Zara Tindall squirms in awkward exchange over Royal Family taxes | Royal | News (Reports)


Zara is the daughter of Princess Anne and granddaughter of Her Majesty the Queen. Despite this, she has been able to live a life of relative “normality”. This is since Anne and her father Mark Phillips decided against bestowing a royal title upon Zara and her brother Mark Phillips.

The pair, then, are not working royals.

Unlike other royals who are actively engaged in work representing the family, and whose identity is bound in their titles – such as Prince William and formerly Prince Harry – Zara is widely regarded as a private citizen.

This means that she and her brother do not have access to taxpayer money, and do not receive an income from the Sovereign Grant for the upkeep of their lives.

Yet, this didn’t stop her from facing a grilling during a 60 Minutes Australia interview months after she had taken a silver medal in the 2012 Olympic Games.

When asked whether her life was “all the fun and none of the responsibility” because of her lack of royal title, the interviewer went on to note that “unlike other members of the Royal Family, you’re not on the civil list, you don’t get paid by the Government or taxpayer”.

To this, Zara said: “I’m a paying taxpayer,” to which the interviewer replied: “So you’re paying for the others?”

Zara turned away, towards someone off camera, and said: “He’s a lovely man, isn’t he?”

The interviewer, however, didn’t get the cue, and continued: “So you don’t mind paying for the rest of the family?”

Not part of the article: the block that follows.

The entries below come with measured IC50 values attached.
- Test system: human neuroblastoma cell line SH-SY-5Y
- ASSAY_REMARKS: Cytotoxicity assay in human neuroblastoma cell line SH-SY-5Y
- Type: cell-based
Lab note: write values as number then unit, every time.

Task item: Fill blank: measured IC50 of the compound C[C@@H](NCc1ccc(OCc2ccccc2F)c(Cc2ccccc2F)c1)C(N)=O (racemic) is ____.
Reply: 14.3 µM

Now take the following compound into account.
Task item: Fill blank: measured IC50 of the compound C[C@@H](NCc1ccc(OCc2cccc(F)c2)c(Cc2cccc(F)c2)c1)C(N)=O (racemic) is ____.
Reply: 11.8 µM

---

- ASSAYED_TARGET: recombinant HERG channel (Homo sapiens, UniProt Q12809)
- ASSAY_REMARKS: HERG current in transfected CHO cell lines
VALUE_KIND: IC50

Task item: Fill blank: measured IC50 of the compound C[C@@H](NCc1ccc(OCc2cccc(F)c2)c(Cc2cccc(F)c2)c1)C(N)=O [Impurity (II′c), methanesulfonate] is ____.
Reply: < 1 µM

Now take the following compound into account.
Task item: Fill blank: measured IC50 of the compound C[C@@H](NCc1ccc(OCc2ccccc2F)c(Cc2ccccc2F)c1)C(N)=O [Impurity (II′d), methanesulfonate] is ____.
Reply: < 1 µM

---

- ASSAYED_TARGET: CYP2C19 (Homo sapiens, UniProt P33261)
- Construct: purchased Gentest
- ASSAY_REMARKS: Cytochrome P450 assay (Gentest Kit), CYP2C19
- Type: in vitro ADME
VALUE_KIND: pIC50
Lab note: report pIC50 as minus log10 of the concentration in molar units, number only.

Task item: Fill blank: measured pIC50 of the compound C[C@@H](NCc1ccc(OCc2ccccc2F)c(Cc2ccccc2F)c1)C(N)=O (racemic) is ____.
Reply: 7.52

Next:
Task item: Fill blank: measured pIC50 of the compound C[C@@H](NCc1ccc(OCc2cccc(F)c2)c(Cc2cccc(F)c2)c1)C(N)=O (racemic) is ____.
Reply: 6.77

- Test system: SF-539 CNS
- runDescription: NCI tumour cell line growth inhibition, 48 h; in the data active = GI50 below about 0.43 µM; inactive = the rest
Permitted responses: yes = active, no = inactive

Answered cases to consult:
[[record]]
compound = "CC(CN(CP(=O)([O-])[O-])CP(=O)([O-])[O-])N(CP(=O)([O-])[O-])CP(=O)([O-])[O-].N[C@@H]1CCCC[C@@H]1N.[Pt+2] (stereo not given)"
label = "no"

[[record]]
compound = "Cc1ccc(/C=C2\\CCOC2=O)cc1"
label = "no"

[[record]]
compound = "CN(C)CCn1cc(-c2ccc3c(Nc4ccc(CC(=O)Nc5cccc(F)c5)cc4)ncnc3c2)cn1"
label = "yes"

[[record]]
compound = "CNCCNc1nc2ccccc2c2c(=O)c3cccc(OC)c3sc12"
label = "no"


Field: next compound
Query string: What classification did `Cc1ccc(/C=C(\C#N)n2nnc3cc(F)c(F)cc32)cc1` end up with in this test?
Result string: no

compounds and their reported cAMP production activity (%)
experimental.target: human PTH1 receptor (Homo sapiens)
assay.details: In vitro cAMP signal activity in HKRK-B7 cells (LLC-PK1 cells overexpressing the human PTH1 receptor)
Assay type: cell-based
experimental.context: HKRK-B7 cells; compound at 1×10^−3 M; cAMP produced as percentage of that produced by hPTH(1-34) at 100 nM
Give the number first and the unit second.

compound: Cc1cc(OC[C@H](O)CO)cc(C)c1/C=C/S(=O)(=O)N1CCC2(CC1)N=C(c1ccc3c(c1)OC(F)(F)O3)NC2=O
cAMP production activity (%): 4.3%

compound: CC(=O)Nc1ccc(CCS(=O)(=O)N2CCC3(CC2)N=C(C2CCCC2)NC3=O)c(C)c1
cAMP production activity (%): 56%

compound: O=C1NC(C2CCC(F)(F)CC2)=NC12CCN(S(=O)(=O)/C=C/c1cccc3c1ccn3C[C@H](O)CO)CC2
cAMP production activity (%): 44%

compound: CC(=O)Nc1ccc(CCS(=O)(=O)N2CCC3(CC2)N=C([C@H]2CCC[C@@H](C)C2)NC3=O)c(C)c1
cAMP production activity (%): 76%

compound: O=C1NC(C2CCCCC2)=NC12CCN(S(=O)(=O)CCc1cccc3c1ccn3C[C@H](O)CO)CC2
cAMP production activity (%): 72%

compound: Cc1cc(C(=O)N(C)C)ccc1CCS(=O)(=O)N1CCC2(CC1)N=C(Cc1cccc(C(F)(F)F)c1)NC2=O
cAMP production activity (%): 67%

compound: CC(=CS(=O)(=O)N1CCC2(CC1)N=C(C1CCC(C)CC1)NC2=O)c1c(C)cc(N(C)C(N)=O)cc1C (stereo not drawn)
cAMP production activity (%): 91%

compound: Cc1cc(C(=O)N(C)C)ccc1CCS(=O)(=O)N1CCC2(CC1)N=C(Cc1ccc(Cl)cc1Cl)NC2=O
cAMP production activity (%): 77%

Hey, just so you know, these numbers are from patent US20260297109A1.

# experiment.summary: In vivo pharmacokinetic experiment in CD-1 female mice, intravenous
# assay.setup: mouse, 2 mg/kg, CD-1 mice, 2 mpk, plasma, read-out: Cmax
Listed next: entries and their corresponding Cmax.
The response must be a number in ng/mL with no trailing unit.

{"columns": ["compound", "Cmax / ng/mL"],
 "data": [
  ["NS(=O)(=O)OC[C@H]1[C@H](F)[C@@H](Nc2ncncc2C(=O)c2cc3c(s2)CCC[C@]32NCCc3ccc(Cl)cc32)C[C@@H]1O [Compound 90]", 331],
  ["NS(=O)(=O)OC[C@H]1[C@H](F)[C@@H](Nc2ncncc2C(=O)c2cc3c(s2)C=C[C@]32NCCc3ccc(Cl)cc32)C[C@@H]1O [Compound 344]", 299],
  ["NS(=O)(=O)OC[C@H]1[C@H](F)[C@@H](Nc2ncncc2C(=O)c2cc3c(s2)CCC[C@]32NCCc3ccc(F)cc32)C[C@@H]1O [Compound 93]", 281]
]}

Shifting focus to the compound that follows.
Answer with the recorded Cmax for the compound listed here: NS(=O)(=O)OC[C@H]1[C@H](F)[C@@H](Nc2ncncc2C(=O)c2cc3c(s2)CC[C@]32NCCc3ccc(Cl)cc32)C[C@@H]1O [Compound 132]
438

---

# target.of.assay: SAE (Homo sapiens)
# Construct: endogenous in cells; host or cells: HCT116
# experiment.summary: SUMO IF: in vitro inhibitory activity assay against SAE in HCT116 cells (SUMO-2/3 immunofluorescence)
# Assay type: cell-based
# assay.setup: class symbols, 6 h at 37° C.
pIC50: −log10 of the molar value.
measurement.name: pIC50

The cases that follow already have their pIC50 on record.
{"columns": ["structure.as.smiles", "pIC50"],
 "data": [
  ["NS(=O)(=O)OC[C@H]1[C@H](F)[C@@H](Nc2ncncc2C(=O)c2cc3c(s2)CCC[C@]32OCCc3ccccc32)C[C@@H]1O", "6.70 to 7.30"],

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She is also the face of Howrse, an online game for those passionate about horses.

Other longstanding deals include Land Rover, Rolex and investment firm Artemis.

Princess Anne set a precedent for working royals after she established her private finances.

Many other royals have come under fierce criticism for their use of the grant.

Harry and Meghan Markle used the money to renovate their private home, Frogmore Cottage, near Windsor Castle at a cost of £2.4million.

The public became outraged on hearing of the vast sums involved, this only furthered when the pair uprooted to the US earlier this year, leaving the cottage behind.

Last month, however, Prince Harry’s spokesman said he had paid the bill in full by making a contribution to the grant.

Other royals like Princess Beatrice and Eugenie are not considered working royals either, and were taken off the Sovereign Grant list after they graduated in 2011 and 2012.

At the time, their father Prince Andrew, was reportedly unhappy with the decision.


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